The new threats have come thick and fast.  They started on the state level, with various bills that sought to limit the sale of certain weight management dietary supplements.  Then came attacks from high profile critics like Dr. Pieter Cohen, MD, of the Harvard Medical School.  Most recently an FDA user fees bill had additional dietary supplement regulatory language added to it, provisions that were introduced with language alluding to an overdue need for new supplement regulations.

Shift toward ideology over results

Perhaps it's no coincidence that this began in the wake of a shift within the Republican Party away from a more pragmatical approach toward one that stressed ideological purity and a reduced willingness toward bipartisanship.  In 2010, when the Tea Party movement was in full swing, Utah Republican Sen. Bob Bennett was defeated in a caucus vote to see who would advance to the state’s Republican primary (the winner of which is a shoe in every year for the general election, given Utah’s deep red electoral status).  Bennett had served four consecutive terms.

At that time Sen. Hatch seemed to start devoting more time to shoring up his conservative bona fides and less time on matters such as dietary supplement issues.  It’s a mark of just how divisive and strident local GOP politics had become that he was suddenly in danger of being seen as not conservative enough.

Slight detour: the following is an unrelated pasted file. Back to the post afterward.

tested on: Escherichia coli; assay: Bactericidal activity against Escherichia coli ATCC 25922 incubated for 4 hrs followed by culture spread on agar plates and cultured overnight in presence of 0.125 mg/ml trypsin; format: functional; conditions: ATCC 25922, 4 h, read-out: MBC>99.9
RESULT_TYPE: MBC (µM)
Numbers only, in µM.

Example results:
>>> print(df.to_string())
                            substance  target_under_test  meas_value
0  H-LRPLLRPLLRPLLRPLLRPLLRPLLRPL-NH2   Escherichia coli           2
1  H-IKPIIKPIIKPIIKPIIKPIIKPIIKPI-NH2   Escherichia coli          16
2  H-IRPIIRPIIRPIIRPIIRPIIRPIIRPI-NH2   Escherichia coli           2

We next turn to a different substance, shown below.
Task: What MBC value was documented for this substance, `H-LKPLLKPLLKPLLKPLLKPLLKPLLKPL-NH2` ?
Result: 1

Pandemic miscreants

And the global pandemic, while proving an unprecedented economic boost to the industry, has also provided ample fuel to critics who claim the present state of affairs is akin to the Wild West.  To date the US Food and Drug Administration combined with the Federal Trade Commission have sent more than 400 warning letters to companies making illegal COVID-19 treatment claims.  Many of those letters went to dietary supplement companies.  It makes it harder to convince industry critics that such fringe players represent only a tiny fraction of the overall industry.

Future hangs in balance

Adding to this is the balkanized nature of the industry’s trade organization representation.  Legislators had not one voice to listen to but four.  And now that the Consumer Healthcare Products Association (CHPA) has beefed up its staffing specifically addressing dietary supplements, make that five. 

There are no easy answers for these issues in the short term.  Building a new power base within Congress is a matter of painstaking work and a bit of luck in terms of which individuals get elected.  Continued efforts to foster trade organization cooperation can help as well.

The industry seems balanced on if not a knife edge then a narrow ledge.  With questions such as the ‘DSHEA 2.0’ discussions and the resolution of the CBD logjam in the offing, the next year or several will see a die cast for the coming decades.